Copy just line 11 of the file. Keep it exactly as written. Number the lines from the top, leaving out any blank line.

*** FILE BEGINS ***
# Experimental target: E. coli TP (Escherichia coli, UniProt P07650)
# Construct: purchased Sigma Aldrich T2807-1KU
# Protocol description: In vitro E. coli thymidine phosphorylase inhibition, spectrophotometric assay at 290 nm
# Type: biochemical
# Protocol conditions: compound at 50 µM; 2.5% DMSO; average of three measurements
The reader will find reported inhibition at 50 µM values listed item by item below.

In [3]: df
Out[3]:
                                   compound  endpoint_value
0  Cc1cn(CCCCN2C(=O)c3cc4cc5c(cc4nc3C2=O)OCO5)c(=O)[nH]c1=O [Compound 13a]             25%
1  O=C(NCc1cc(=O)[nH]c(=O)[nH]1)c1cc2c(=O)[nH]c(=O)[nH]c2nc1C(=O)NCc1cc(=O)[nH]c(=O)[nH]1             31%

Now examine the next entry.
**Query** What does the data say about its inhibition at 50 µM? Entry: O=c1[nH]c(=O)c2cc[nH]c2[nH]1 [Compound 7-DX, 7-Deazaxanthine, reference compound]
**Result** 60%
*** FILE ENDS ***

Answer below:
1  O=C(NCc1cc(=O)[nH]c(=O)[nH]1)c1cc2c(=O)[nH]c(=O)[nH]c2nc1C(=O)NCc1cc(=O)[nH]c(=O)[nH]1             31%